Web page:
Lee calls for Constitution to be scrapped

By Ko Shu-ling  /  Staff Reporter

Tue, Mar 22, 2011 - Page 1

Former president Lee Teng-hui (李登輝) yesterday said Taiwan should replace the Republic of China (ROC) Constitution with a new constitution that reflects modern realities.

Lee said the ROC Constitution, enacted in China in 1947, is not suitable for Taiwan and should be replaced by a Taiwan basic law and that ultimately a new constitution should be enacted.

Lee made the remarks during an event organized by Taiwan Advocates in Taipei with four academics who were representatives of a student movement in 1991 known as the Wild Lilies (野百合學運).

Back then, Lee met the student representatives and accepted their four demands, which were that Lee dissolve the now defunct national assembly, abolish the Temporary Provisions Effective During the Period of Communist Rebellion (動員戡亂時期臨時條款), call a state affairs meeting and set a timetable for political and economic reforms.

Four of the representatives met Lee again yesterday and each asked the former president questions about constitutional reform, cross-strait relations and the intricate relationship between the Chinese Nationalist Party (KMT) and business consortiums.

On constitutional reform, Lee said the ROC Constitution was amended six times during his presidency. These amendments, collectively known as the Additional Articles (增修條文), ended the Temporary Provisions Effective During the Period of Communist Rebellion and gave “electors of the free area of the Republic of China” — consisting of Taiwan proper as well as the outlying islands of Penghu, Kinmen and Matsu — the right to vote on constitutional amendments.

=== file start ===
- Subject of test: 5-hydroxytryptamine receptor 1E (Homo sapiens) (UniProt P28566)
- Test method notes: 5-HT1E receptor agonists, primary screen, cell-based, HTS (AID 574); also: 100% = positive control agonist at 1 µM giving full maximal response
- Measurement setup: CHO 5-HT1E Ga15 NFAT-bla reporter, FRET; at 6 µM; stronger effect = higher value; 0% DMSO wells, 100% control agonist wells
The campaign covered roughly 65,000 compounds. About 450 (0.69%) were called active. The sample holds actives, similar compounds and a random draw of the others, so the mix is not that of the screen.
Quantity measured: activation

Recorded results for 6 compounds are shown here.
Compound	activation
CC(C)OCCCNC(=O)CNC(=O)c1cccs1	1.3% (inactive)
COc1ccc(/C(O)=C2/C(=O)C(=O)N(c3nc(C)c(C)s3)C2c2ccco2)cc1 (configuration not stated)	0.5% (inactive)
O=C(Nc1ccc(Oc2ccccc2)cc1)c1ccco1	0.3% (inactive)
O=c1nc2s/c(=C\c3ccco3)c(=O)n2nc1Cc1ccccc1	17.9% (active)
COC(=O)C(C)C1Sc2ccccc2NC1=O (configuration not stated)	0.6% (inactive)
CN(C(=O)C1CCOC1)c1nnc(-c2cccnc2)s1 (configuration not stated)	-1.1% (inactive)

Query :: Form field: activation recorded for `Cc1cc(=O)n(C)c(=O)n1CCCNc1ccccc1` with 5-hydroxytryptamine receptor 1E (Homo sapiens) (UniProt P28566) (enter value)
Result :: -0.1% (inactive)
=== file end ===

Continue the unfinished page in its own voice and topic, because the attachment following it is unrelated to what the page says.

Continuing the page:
“The ROC Constitution is like temporary housing where we have not much choice but to stay there because of Taiwan’s special situation,” he said.

Lee said how the ROC Constitution should be dealt with hinged on the good faith of future leaders and their belief in the country.

National identification was a key component building a -Taiwan-centered consciousness, he said.

With a Taiwan-centered orientation, many problems such as the economy, the Constitution or cross-strait relations would naturally be resolved, he said.

Thirteen years after Lee made his announcement of the “special state-to-state” theory in 1998, many things have changed, he said.

“Taiwan must be stronger and China must change,” he said. “One of the biggest differences between Taiwan and China is that Eastern and Western civilizations co-exist in Taiwan, but this is not the case in China.”

On the KMT’s much criticized close ties with big businesses, Lee said that back then the KMT was rich, with very substantial party assets.

Therefore, it was natural to play the leading role of an investor. Of course, there were advantages and disadvantages, he said.

Asked whether he would have done things different if he had a second chance, Lee said he saw things differently now.

It was true that the KMT was a profit-making business, but the private sector also benefited significantly from the booming economy, he said.